Ballard raises many interesting issues in this story. However, despite the melancholy ending of “Thirteen to Centaurus”, I’m still quite optimistic about the future of multigenerational space travel. Personally, I believe that it’s possible for humans to be happy aboard a generation ship in deep space, even knowing that they will not live to see their destination.
When a group of people set out on an interstellar journey that only their descendants will complete, the ship will become their home as well as the home of the generations between launch and planetfall. Therefore, I propose it is more important to plan for the interstellar journey than to fixate on the destination. We must plan the voyage so that the people who are born, live, and die on the spaceship have the opportunity to live full lives.
Image: Ballard’s work occasionally made it to other media, most notably in the 1987 Spielberg film Empire of the Sun. This is a shot from a TV adaptation of “Thirteen to Centaurus,” as presented on Out of the Unknown, a BBC science fiction anthology series broadcast between 1966 and 1971. Starring were Donald Houston, John Abineri, Robert James and Noel Johnston.
The common objection to multi-generational spaceflight is that the crew will not be happy with their lives aboard the ship, or that they will even “go mad” from the psychological strain. Why should the crew go mad on a generation ship? Ballard’s story suggests two main reasons. One is lack of space and forced lifelong contact with only a few people, and no way to escape someone you do not wish to know. The other is a feeling of deprivation from being born on a starship, not on a planet of your own.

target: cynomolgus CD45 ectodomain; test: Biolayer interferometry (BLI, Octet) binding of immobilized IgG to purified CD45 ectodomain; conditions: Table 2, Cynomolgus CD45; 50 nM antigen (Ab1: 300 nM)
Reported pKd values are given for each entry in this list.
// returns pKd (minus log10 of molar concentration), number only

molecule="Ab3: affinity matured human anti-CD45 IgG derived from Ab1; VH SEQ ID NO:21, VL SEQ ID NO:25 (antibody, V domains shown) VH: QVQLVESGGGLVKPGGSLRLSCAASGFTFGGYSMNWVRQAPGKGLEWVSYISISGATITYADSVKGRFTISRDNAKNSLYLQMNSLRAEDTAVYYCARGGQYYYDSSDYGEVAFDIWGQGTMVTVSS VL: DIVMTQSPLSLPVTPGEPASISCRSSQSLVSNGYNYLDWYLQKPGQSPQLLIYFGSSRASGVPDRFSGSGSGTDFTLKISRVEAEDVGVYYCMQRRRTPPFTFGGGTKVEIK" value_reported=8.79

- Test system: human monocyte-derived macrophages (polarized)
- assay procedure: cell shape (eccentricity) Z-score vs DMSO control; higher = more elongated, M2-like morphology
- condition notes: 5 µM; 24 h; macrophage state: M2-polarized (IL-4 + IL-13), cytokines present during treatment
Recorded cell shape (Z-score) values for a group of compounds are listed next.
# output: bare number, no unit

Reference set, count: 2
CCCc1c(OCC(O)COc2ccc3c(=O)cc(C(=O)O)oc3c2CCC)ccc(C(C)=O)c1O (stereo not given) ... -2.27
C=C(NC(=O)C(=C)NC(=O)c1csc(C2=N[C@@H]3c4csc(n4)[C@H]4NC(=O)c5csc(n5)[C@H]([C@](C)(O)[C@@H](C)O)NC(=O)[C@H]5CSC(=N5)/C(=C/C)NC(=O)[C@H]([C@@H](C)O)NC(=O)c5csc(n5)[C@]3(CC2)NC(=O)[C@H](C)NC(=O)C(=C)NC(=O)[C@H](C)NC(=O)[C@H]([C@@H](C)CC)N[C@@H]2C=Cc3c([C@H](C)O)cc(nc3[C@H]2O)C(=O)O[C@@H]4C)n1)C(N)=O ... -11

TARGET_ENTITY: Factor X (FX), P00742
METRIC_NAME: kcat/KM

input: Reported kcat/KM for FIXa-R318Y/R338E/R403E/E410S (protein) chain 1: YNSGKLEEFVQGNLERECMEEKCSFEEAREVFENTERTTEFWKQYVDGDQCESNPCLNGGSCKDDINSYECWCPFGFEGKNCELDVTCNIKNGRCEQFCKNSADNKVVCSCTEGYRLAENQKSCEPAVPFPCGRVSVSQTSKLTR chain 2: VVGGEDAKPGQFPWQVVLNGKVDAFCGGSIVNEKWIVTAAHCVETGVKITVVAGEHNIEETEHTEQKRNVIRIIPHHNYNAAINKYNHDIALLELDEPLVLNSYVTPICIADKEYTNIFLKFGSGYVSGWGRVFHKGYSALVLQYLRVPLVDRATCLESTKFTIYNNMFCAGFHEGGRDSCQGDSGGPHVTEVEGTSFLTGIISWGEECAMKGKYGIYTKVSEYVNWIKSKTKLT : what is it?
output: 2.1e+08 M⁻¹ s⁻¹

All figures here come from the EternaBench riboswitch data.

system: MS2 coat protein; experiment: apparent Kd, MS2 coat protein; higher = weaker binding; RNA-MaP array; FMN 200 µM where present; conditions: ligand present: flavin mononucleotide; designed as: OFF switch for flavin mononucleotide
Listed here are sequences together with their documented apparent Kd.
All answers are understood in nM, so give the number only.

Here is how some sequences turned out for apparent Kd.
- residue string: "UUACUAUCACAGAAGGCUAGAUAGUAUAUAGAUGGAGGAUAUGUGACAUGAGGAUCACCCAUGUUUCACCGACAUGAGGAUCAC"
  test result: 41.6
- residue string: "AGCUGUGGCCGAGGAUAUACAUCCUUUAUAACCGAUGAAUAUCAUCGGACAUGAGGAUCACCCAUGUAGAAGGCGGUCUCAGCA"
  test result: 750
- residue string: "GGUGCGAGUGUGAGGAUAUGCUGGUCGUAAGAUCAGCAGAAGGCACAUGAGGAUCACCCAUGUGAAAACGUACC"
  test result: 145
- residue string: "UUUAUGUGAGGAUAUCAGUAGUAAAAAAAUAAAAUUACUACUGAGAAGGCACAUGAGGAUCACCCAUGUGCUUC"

The first problem can be solved by simply sending a more reasonably sized crew. In Ballard’s story, the Station’s population is a scant thirteen, not nearly enough! So far, most population size studies for starships have focused on genetic factors or maintaining specialized skill sets, not on social or psychological needs. I’ll make a stab and say that a crew size of at least a few hundred people, similar to a typical Medieval village, will provide ample choice in human contacts.
Earlier, I touched upon the issue of leadership. Since there will be no possible external checks on dictatorial behavior within an isolated starship, we must choose the right form of governance at the beginning of the trip and place what safeguards we can to avoid abuses of power. While a certain amount of centralized authority will be necessary to respond to emergencies, the people responsible for the day-to-day life of the crew should not be autocratic or oppressive. The leadership must be flexible enough to accept any changes that will become necessary during the course of the trip. This suggests the traditional military-style command structure used on all crewed spaceflights since the Cold War will not work for multigenerational spaceflight.